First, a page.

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Richard Ragon

Notes to the crew, from Fincher

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The sound recordist ( you can't really call him a sound mixer) isn't doing anyone a favour by doing everything himself and before long this will become the norm.

Malcolm Davies A.m.p.s. CAS

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Personally not a fan of his films. They come off as soulless to me. Average performances at best. I only worked for him twice, (commercials), and he knows everything. Just ask him. Or wait a few and he will tell you.

CrewC

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Actually, even as someone with a strong work ethic, the attitude of: "a blu-ray is forever, therefore it doesn't matter if a crew member gets killed driving home after an eighteen hour work day" is not an attitude that favorably impresses me.

Plus, then add the fact that after twelve to fourteen hours or so, work performance diminishes, and the alleged perfectionist argument goes out the window. It becomes something other than a drive for perfection.

Lack of care for the people you work with speaks volumes about an individual.

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The only thing I fully agree with is that it is the crew's job to make the process as smooth and as helpful to the performers as possible. We've all been on sets where the actors are treated as merely meat puppets, and 3d objects that reflect and absorb light. Having said that, I don't agree with his attitude about treatment of the rest of the team. It should be a collaborative experience for all. I've been lucky to have worked on nice, calm sets where everybody's on the same page and we are finished at a reasonable time. not lately though.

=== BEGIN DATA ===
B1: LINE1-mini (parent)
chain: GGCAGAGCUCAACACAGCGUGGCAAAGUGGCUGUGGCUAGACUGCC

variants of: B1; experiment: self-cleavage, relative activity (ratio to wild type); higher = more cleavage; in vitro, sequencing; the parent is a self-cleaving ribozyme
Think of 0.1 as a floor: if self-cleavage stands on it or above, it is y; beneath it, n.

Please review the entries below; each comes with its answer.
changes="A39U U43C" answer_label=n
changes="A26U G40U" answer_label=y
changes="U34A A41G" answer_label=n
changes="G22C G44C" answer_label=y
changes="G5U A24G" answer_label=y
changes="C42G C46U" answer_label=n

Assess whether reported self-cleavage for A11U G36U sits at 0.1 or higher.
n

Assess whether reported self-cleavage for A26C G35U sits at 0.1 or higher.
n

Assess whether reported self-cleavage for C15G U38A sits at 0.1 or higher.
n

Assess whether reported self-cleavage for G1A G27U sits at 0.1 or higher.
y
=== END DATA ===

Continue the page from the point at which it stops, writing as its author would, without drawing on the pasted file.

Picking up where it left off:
Can't we all just get along? Better sign off before the Valium wears off.

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What an "A"hole---the writer of the article and the director----understand that the director may have a year off before his next project but the crew members have to go to the next job as soon as possible because they don't make the "big" money----please

 

                                                                   J.D.

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Nothing in there really struck me as unusual and I kind of welcomed his forthright statements.

Fincher may come across as arrogant but that's the demeanor of directors and it's their vision and project. It's part of getting what they need done and if every department needs to have a say on every nuanced change then they are in the wrong business. Most of those changes seem to get missed by folks on their phones between takes from where I sit. 

Yes, everyone gets tired and all but he doesn't stand out to me as a particularly over demanding taskmaster doing things that aren't potentially useful in order to exert his power or control. We can't presume to know what they are going for or what may work when the scene gets into the edit room or how it all fits together in the overall cadence of the project.. It's easy to second guess why we shoot things many times but i really try to avoid that territory as it will ruin my day with resentment and grumbling.

And I like and relate to the stance of us facilitating the performance rather than the other way around. Nowadays, for better or worse, we are having to deal with changes and differences from take to take. Buzzed shots, shadows and the like happen. We're all human. Lighten up. We're all out here trying our best and let's keep moving forward without throwing anyone under the bus.

 

I can't figure out why this got everyone's panties all bunched up.